Feeds

New ID leak from Global Payments

More fallout from hack attack

Choosing a cloud hosting partner with confidence

Credit and debit card processor Global Payments has warned that additional confidential information on its servers may have been compromised in the hacking attack earlier this year that saw around 1.5 million credit card details snatched.

In a press call, company CEO Paul Garcia said that subsequent investigations internally and by federal authorities into that attack have shown that confidential information submitted by small merchant customers may have been compromised, although it wasn't clear if the attackers had scanned it.

"What we initially announced did impact less than 1.5 million cards that we believed were taken by the bad guys for nefarious purposes," Garcia said. "This is something very different. We uncovered that the bad guys may have had access."

Garcia declined to give details on the nature of the information or the numbers of customers effected, but said that each would get $1m in identity fraud insurance paid for by the company. Credit agencies have also been informed and those at risk would be contacted. So far there was only "anecdotal" evidence of fraud on the stolen credit cards and none on the new leak, he said.

In an effort to woo back lost customers like Visa, Global Payments has drafted in an independent consultant to examine its security and data handling procedures. Some payment companies have pulled Global Payments from their data security standard (PCI DSS) list and Garcia said that his staff would then make any changes suggested in the consultant's report and reapply for certification.

Despite the loss of revenue stemming from the attack, Garcia said that the company was sticking with its current financial forecasts for the year and expects this to be a one-time cost to the balance sheet. ®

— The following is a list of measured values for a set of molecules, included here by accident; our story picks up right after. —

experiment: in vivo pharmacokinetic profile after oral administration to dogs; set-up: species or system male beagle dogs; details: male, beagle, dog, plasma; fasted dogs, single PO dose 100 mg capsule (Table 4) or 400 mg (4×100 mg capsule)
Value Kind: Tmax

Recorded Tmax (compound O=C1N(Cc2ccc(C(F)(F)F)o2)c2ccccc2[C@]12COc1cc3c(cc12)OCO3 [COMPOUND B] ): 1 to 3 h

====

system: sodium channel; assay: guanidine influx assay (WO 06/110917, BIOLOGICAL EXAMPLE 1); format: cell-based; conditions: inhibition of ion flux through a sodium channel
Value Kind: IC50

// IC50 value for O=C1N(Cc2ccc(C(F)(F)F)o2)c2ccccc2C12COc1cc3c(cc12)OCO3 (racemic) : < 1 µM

Top 5 reasons to deploy VMware with Tegile

More from The Register

next story
Regin: The super-spyware the security industry has been silent about
NSA fingered as likely source of complex malware family
Why did it take antivirus giants YEARS to drill into super-scary Regin? Symantec responds...
FYI this isn't just going to target Windows, Linux and OS X fans
Privacy bods offer GOV SPY VICTIMS a FREE SPYWARE SNIFFER
Looks for gov malware that evades most antivirus
Patch NOW! Microsoft slings emergency bug fix at Windows admins
Vulnerability promotes lusers to domain overlords ... oops
HACKERS can DELETE SURVEILLANCE DVRS remotely – report
Hikvision devices wide open to hacking, claim securobods
'Regin': The 'New Stuxnet' spook-grade SOFTWARE WEAPON described
'A degree of technical competence rarely seen'
Astro-boffins start opening universe simulation data
Got a supercomputer? Want to simulate a universe? Here you go
You stupid BRICK! PCs running Avast AV can't handle Windows fixes
Fix issued, fingers pointed, forums in flames
prev story

Whitepapers

Designing and building an open ITOA architecture
Learn about a new IT data taxonomy defined by the four data sources of IT visibility: wire, machine, agent, and synthetic data sets.
Why CIOs should rethink endpoint data protection in the age of mobility
Assessing trends in data protection, specifically with respect to mobile devices, BYOD, and remote employees.
Getting started with customer-focused identity management
Learn why identity is a fundamental requirement to digital growth, and how without it there is no way to identify and engage customers in a meaningful way.
High Performance for All
While HPC is not new, it has traditionally been seen as a specialist area – is it now geared up to meet more mainstream requirements?
Security and trust: The backbone of doing business over the internet
Explores the current state of website security and the contributions Symantec is making to help organizations protect critical data and build trust with customers.